We Want Tang! (Reviving Classic Brands)

Cutting through the clutter is a huge challenge, especially if you are creating a new brand. That's one of the reasons River West is reviving Brim, Salon Selects, and other brands that were least seen in the 80's. Through research they found inherent strengths, even where they weren't accurate (see the Stanely Tools section below) but clearly there is something to the notion of leveraging brands that already have a place in your conciousnesss (90% aided awareness) and updating them rather than starting from scratch. Read a sampling below or check out the whole article article from today's New York Times. Can a Tang comeback be far behind? After all, we've already seen Pabst Blue Ribbon come back from the dead.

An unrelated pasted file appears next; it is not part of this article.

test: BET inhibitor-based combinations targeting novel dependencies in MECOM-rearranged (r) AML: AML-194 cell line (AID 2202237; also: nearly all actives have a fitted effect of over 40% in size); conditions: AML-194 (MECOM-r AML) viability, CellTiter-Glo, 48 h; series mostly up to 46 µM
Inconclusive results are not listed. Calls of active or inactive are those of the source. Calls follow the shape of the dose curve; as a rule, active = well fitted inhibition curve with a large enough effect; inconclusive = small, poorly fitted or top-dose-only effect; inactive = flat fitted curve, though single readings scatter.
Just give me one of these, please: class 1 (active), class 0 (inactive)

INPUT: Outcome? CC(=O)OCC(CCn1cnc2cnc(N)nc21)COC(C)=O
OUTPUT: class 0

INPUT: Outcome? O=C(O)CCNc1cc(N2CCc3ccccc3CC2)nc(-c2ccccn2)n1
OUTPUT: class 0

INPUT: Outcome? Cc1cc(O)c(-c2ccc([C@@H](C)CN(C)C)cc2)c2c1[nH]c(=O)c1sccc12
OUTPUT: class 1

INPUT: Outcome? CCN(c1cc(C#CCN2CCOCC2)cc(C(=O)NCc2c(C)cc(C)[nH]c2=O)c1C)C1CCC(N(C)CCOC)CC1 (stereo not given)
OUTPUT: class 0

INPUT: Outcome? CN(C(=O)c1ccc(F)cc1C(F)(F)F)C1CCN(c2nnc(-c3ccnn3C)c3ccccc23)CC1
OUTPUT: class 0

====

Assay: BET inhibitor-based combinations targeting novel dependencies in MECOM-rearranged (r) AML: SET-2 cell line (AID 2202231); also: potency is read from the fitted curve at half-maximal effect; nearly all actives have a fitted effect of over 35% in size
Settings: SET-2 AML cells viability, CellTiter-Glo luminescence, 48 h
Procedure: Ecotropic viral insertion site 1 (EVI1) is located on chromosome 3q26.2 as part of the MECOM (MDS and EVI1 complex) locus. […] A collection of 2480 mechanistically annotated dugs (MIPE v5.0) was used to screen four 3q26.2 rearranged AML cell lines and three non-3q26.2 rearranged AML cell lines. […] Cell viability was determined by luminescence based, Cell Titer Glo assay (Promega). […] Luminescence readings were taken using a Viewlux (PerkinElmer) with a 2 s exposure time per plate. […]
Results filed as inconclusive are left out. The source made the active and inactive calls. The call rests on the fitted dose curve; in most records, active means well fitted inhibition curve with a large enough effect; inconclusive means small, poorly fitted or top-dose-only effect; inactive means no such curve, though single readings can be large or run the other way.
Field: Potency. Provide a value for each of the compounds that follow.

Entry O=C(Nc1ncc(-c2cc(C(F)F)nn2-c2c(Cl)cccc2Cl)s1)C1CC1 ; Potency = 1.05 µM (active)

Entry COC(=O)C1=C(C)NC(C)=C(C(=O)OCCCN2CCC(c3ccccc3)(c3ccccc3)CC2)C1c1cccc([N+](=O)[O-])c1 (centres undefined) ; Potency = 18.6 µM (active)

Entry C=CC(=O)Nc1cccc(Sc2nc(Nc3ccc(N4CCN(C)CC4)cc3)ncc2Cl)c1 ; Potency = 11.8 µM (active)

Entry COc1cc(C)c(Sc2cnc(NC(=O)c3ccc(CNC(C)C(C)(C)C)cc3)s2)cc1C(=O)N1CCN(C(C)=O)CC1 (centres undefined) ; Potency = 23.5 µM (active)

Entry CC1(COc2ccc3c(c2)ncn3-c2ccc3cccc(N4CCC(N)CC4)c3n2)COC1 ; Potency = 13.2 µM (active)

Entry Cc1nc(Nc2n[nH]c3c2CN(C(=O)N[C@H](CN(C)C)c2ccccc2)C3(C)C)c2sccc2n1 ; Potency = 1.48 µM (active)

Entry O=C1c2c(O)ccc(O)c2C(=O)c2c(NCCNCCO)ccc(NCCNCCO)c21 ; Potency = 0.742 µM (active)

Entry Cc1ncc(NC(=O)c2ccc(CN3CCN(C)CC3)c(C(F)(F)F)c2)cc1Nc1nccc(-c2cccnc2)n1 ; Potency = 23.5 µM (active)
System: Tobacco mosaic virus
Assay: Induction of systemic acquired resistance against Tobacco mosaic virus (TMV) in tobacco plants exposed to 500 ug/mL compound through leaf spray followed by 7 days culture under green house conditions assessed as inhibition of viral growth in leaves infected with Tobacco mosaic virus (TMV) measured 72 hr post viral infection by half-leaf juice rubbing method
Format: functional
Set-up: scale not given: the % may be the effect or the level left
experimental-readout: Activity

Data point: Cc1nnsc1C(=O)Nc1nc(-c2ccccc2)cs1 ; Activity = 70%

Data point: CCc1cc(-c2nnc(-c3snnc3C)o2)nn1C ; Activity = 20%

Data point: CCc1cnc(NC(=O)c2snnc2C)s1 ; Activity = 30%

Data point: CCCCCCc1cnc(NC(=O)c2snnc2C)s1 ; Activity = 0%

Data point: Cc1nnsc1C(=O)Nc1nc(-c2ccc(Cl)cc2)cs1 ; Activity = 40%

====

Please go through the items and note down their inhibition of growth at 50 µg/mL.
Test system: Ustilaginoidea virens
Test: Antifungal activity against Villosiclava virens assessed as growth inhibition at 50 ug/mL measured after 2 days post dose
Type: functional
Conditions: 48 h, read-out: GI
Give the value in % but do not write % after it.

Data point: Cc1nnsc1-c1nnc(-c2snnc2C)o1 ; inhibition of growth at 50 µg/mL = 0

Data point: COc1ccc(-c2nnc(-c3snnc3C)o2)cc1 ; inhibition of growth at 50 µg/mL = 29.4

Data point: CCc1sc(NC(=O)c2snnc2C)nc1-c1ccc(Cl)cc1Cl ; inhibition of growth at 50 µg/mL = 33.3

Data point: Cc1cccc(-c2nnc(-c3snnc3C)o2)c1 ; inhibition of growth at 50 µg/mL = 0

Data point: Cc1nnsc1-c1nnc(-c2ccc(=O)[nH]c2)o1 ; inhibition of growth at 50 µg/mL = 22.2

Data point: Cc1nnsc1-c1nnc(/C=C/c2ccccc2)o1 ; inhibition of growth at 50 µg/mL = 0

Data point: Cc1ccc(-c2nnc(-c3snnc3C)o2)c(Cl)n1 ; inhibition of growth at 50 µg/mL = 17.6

A sampling...

"A great deal of what happens in the consumer marketplace does not involve brands with zealous loyalists. What determines whether a brand lives or dies (or can even come back to life) is usually a quieter process that has more to do with mental shortcuts and assumptions and memories — and all the imperfections that come along with each of those things.

Stanley hired Beanstalk about nine years ago. Stanley conducted “consumer permission research” to try to determine where the Stanley brand could go. “I remember looking through the focus-group tests, and there was a guy who absolutely swore that he had a Stanley ladder in his garage.” Stone paused. “Stanley never made ladders.” This is an excellent example of what “brand equity” really means in the marketplace. "(Good thing they didn't go quantitative research only.)

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